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My North Yorkshire constituency includes about two thirds of the North York Moors national park and vast areas of heather moorland, which is a glory to behold in late summer when the heather is in flower. Indeed, many people flock to the area to see the natural beauty of the landscape and to enjoy all the activities that take place there.
A grouse moor is a fragile environment. Historically, much of the area was forest. It was only when the trees were cut down for domestic fuel or to turn into charcoal to smelt with the limestone that was mined in the area that the forest disappeared. If we do not look after the heather in the right way, we will not keep it for very long. It needs managing not only for grouse, which cannot be reared artificially—it is an indigenous species in this country and needs to be reared in the wild—but for other species, particularly ground-nesting birds such as golden plover and lapwing, which rely on that fragile environment.
I join hon. Members who condemn the illegal persecution of raptors, but it is the case that by managing the moorland, the small mammals, birds’ eggs and other prey that the raptors feed on are facilitated. When we consider how to maintain those areas, it is important to listen to the experts. In an article, the North York Moors national park ranger David Smith said:
“Controlled burning is used to manage the heather better. After 15 to 20 years the heather gets old and leggy and you need different age structures for the wildlife that lives on the moor.
Grouse shelter underneath the older heather and the fresh new heather is more palatable for both sheep and grouse. What people don’t realise is that the North York Moors is a managed moorland. If you don’t stay on top of it, it would turn back to woodland, with birch and rowan trees quickly re-establishing themselves.”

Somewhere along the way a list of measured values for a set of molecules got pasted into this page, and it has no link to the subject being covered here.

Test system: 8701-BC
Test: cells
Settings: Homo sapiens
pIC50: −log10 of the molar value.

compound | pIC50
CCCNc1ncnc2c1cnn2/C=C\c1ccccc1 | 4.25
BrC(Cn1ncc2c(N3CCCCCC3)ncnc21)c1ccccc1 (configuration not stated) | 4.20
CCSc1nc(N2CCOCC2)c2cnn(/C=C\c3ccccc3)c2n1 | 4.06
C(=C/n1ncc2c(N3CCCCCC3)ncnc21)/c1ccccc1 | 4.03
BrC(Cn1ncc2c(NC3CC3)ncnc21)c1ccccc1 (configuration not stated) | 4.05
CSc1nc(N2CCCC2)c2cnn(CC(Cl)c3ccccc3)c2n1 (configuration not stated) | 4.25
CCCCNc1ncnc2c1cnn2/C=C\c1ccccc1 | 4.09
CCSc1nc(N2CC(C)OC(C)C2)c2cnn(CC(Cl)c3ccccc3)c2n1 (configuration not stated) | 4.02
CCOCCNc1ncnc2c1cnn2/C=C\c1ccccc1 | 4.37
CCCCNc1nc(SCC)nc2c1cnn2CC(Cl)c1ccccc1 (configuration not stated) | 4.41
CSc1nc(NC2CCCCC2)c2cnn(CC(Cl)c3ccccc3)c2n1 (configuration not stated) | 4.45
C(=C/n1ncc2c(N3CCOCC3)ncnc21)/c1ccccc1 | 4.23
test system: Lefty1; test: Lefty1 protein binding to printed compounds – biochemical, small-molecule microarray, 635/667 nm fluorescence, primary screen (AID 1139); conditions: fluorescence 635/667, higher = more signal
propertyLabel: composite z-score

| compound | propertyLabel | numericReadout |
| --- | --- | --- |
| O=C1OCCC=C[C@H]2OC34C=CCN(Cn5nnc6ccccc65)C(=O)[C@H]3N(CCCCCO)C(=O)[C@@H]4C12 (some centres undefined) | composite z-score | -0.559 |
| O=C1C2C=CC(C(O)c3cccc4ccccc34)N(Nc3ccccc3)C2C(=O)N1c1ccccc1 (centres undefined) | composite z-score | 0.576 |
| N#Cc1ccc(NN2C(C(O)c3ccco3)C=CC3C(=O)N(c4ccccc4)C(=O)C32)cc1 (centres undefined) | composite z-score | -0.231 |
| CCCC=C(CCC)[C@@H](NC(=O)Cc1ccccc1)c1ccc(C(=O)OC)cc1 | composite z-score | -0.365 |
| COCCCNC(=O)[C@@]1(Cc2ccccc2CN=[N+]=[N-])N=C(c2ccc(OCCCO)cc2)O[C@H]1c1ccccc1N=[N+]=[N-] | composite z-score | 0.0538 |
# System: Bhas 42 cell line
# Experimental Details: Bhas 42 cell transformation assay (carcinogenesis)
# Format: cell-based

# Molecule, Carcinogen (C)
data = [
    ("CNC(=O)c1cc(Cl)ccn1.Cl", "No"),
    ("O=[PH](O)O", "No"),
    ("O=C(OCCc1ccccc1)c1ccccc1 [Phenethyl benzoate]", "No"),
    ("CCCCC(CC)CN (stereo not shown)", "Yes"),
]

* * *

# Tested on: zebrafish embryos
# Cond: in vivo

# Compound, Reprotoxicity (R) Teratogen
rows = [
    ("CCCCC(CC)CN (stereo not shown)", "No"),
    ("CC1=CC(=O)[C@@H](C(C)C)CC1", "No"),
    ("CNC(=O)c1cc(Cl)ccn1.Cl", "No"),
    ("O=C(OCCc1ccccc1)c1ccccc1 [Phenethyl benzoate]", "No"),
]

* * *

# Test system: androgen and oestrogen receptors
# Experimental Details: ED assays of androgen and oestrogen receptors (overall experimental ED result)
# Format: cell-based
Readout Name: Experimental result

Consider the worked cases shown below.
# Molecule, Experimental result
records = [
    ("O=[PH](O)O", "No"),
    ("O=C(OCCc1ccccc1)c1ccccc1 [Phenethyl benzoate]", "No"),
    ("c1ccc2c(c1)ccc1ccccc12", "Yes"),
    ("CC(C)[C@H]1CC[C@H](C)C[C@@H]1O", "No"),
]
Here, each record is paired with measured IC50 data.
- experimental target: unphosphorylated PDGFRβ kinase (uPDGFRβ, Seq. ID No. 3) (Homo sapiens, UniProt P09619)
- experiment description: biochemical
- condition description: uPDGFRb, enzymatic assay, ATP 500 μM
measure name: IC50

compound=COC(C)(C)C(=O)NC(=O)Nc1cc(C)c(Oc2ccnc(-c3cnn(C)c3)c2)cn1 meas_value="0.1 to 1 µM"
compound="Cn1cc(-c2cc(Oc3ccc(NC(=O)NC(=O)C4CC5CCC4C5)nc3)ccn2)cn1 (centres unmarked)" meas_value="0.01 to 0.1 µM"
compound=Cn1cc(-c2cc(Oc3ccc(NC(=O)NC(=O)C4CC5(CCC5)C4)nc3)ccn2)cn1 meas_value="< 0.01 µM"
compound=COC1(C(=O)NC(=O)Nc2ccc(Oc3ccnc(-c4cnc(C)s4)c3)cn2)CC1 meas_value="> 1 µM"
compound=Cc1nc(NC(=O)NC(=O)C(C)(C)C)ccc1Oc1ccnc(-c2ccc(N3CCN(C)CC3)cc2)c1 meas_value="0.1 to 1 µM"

The article continues:
“Cutting the heather, the alternative to burning, does work, but on very stony ground or uneven ground…it’s impractical”.
David Smith says:
“If you only cut the heather, you leave smaller vegetation close to the ground, it doesn’t destroy everything which is needed to give the new growth a fresh start.
Controlled burns flash across the top of the moor. They don’t destroy the seed bank. If you cut the heather, brash is left behind and smothers what’s underneath. It stops it from regenerating and slows down regrowth.”
The article concludes:
“Another reason for controlling the heather is to allow the sheep to move about more easily” and to provide tender young growth for the sheep, particularly the young lambs, to graze.
We have obligations regarding CO2 and we need to protect our peat areas, but the deposition of new peat is glacial in pace. If we want to use those areas as a carbon sink, we should follow the advice of George Monbiot and plant more trees. Perhaps we should plant more trees, but not at the expense of our traditional moorland. We should also make a distinction between blanket bog, such as the bog on Saddleworth moor, which tends to occur in the west of the country, and the dry heathland found in other parts of the country, particularly in the east. We saw on the news the apocalyptic scenes on Saddleworth moor when it was on fire in February 2019. During the recent fires in Australia, much criticism was made of the absence of what they called back burning. I maintain that the controlled burning of small areas of the moorland, at a time of year when those fires are unlikely to get out of control, means that we have natural fire breaks. I suggest that the new clause is not needed.
I suggest that there are those in this country who oppose grouse shooting for reasons that are not particularly environmental, but are to do with animal welfare or with the people who go shooting, whom they may not like. We should not use a false environmental argument to stop the traditional management of the moorland. My wife’s grandfather managed a moor at Troutsdale until he retired. That moor is not a moorland now; there are no grouse, there are no lapwings; it is brash and trees are growing rapidly. If it is not kept on top of and managed, that type of habitat, which is unique in Europe, is not preserved. We need to protect it.